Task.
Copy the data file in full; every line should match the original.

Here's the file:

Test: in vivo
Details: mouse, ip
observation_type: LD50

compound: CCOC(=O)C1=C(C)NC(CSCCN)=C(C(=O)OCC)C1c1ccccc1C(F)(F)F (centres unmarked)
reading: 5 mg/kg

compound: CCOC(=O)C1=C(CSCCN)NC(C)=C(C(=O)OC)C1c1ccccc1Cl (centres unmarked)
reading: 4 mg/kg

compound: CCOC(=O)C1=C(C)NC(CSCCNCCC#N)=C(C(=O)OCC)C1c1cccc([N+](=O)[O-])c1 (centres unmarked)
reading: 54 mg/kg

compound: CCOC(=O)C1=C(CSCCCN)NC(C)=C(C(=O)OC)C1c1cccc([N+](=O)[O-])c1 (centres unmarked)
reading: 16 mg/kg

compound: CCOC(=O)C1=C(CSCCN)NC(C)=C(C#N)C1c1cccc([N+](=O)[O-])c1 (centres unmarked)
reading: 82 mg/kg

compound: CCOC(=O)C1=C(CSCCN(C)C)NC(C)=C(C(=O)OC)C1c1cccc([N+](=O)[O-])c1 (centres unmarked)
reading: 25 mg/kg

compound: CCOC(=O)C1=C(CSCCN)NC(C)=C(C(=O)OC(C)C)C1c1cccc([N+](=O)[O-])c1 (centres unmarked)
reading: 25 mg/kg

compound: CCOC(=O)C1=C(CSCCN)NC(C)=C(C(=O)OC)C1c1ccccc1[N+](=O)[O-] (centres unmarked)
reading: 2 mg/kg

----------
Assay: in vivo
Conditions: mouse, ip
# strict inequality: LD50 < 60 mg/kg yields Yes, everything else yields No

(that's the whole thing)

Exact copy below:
Test: in vivo
Details: mouse, ip
observation_type: LD50

compound: CCOC(=O)C1=C(C)NC(CSCCN)=C(C(=O)OCC)C1c1ccccc1C(F)(F)F (centres unmarked)
reading: 5 mg/kg

compound: CCOC(=O)C1=C(CSCCN)NC(C)=C(C(=O)OC)C1c1ccccc1Cl (centres unmarked)
reading: 4 mg/kg

compound: CCOC(=O)C1=C(C)NC(CSCCNCCC#N)=C(C(=O)OCC)C1c1cccc([N+](=O)[O-])c1 (centres unmarked)
reading: 54 mg/kg

compound: CCOC(=O)C1=C(CSCCCN)NC(C)=C(C(=O)OC)C1c1cccc([N+](=O)[O-])c1 (centres unmarked)
reading: 16 mg/kg

compound: CCOC(=O)C1=C(CSCCN)NC(C)=C(C#N)C1c1cccc([N+](=O)[O-])c1 (centres unmarked)
reading: 82 mg/kg

compound: CCOC(=O)C1=C(CSCCN(C)C)NC(C)=C(C(=O)OC)C1c1cccc([N+](=O)[O-])c1 (centres unmarked)
reading: 25 mg/kg

compound: CCOC(=O)C1=C(CSCCN)NC(C)=C(C(=O)OC(C)C)C1c1cccc([N+](=O)[O-])c1 (centres unmarked)
reading: 25 mg/kg

compound: CCOC(=O)C1=C(CSCCN)NC(C)=C(C(=O)OC)C1c1ccccc1[N+](=O)[O-] (centres unmarked)
reading: 2 mg/kg

----------
Assay: in vivo
Conditions: mouse, ip
# strict inequality: LD50 < 60 mg/kg yields Yes, everything else yields No